Draw from sitting

Draw from sitting

This is a discussion on Draw from sitting within the Concealed Carry Issues & Discussions forums, part of the Defensive Carry Discussions category; Do you practice this? - which can include I guess draw in vehicle. We have touched on that more than once but - say in ...

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Thread: Draw from sitting

  1. #1
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    Draw from sitting

    Do you practice this? - which can include I guess draw in vehicle.

    We have touched on that more than once but - say in restaurant - can you access piece as fast as standing? I think as a practice move it is a wise thing to try and train for. It is not as easy with a table in the way.

    I know some regard IDPA as ''just a game'' but we do now and again have this as a start set-up - and IMO it is very useful.

    Even more challenging - a draw from prone or supine. Also IMO worth doing to ensure you can. This could well be expanded to include access to and draw from BUG - so, whadya think?

    I reckon - practice any and all possibles you can imagine.
    Chris - P95
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    "To own a gun and assume that you are armed
    is like owning a piano and assuming that you are a musician!."


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  2. #2
    VIP Member Array Bud White's Avatar
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    i pratice drawing from sitting but havnet though about prone

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    Member Array SSKC's Avatar
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    Yep. We need to be prepared to draw from various positions, in deference to Mr. Murphy. I practice drawing from standing (of course), sitting, kneeling, and supine positions. I haven't tried prone yet, I'm glad you brought that up.

    SSKC

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    Prerequisite is, from prone or supine - the ''roll'' - for me that is only way to gain access and so the draw.

    Obviously - that roll is such that holster and piece go ''high side'' - so accessible and the strong hand can get hold.

    Once that is right - draw comes pretty good. Tho after that - the gun hold and sighting is somewhat awkward - and so that needs practiced.
    Chris - P95
    NRA Certified Instructor & NRA Life Member.

    "To own a gun and assume that you are armed
    is like owning a piano and assuming that you are a musician!."


    http://www.rkba-2a.com/ - a portal for 2A links, articles and some videos.

  5. #5
    VIP Member Array Euclidean's Avatar
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    Cross draw solves all these problems and more ... unless you're talking about prone on your belly.

  6. #6
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    yep, for me prone can be used without rolling. Now access to the spare mag required a roll. Sitting in a vehicle is the slowest , as I am LH and the seatbelt gets in the way.

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    Member Array AZG23's Avatar
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    while I do practice from sitting as you NEVER know...it is probably more likely and probable that you should draw as you stand to MOVE. Let's think about this one...ok, a car is one thing and should be practiced from sitting...in the vehicle even more so...but as fr sitting at say a restaurant or type of venue, you should move...moving increases your chances of survival...standing your ground and drawing will get you shot (moving target is harder to hit)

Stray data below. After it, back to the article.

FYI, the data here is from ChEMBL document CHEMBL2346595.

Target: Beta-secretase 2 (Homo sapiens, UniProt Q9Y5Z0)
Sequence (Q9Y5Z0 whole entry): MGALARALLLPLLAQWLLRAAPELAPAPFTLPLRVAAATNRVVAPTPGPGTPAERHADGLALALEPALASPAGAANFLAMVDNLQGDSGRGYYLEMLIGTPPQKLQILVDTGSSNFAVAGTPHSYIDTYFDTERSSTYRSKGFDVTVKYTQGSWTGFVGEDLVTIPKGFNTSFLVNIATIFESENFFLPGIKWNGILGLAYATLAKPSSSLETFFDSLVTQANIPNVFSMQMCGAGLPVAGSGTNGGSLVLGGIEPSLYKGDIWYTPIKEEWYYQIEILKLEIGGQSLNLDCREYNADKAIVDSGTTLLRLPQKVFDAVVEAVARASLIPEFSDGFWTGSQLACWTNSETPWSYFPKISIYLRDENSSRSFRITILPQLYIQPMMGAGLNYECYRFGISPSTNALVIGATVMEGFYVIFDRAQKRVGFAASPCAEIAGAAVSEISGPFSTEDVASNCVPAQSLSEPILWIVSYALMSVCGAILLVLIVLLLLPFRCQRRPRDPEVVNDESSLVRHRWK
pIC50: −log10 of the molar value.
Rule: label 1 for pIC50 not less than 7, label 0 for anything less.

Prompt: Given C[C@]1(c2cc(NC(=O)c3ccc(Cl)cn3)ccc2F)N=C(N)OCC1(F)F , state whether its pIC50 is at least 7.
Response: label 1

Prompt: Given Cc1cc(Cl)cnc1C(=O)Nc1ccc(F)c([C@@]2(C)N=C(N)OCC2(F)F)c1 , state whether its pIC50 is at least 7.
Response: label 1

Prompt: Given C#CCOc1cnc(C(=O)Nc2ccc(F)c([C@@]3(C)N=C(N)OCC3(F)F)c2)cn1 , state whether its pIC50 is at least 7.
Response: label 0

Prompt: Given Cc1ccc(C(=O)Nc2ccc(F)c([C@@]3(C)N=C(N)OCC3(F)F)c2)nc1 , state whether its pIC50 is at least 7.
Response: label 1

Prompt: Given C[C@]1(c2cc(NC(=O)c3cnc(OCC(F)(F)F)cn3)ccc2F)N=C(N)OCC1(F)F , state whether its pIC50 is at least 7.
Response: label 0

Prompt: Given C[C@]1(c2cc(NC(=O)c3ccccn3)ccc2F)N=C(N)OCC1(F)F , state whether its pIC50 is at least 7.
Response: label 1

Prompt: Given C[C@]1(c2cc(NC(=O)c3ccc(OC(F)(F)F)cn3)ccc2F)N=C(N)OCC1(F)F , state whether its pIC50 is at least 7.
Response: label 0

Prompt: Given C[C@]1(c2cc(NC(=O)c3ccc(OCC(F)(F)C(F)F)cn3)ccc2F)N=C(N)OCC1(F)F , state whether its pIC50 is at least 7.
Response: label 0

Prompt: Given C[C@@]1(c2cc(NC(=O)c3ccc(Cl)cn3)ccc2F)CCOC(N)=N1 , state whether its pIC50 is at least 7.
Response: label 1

Another point is, do you really want to draw fire towards your family...?? I sure dont...I do wanna be close enough to protect them, but also as effective as I can be.
    Brad B.

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    Senior Member Array rfurtkamp's Avatar
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    Quote Originally Posted by AZG23
    while I do practice from sitting as you NEVER know...it is probably more likely and probable that you should draw as you stand to MOVE.
    I'd wager it depends a LOT on your situation.

    When I'm sitting behind the counter at the gun shop, I have reinforced steel plates behind the facade - it's as hard cover as I'm going to get, and I'm otherwise pretty immobile due to the layout of the shop. Getting up exposes me further, and should I need to shoot *now*, I'm going to take advantage of all that cover has to offer, which is about 60-70% actual cover.

    Standing there to move doesn't make sense unless there are lots of multiples to engage in multiple vectors.

    Obviously, the situation varies, but movement isn't the be-all and end-all that the gun rag guys have made it out to be.
    Driver carries less than $45 worth of remorse.

  9. #9
    Senior Member Array CombatEffective's Avatar
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    At one point or another I have tried drawing and shooting from pretty much all of the positions, but I should practice it more.
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    Member Array AZG23's Avatar
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    I dont take anything from the gun rags...

    Your situation as you say is definitely different...and most counters arent reinforced. If you have hard cover than by all means use it...but I still wouldnt stay put. You were last seen there in that spot..and thats where the BG's will be indexed to. I am not necessarily advocating moving jsut to get to cover..Im saying a moving target is ALOT harder to hit...try it with Airsoft guns in a force on force scenario. Standing still will get you shot or cut or bludgeoned. Moving takes you out of the BG's OODA loop and makes him re-index to you taking up time. Time gives you the upper hand and if you have trained it, you have a much better chance of surviving the encounter.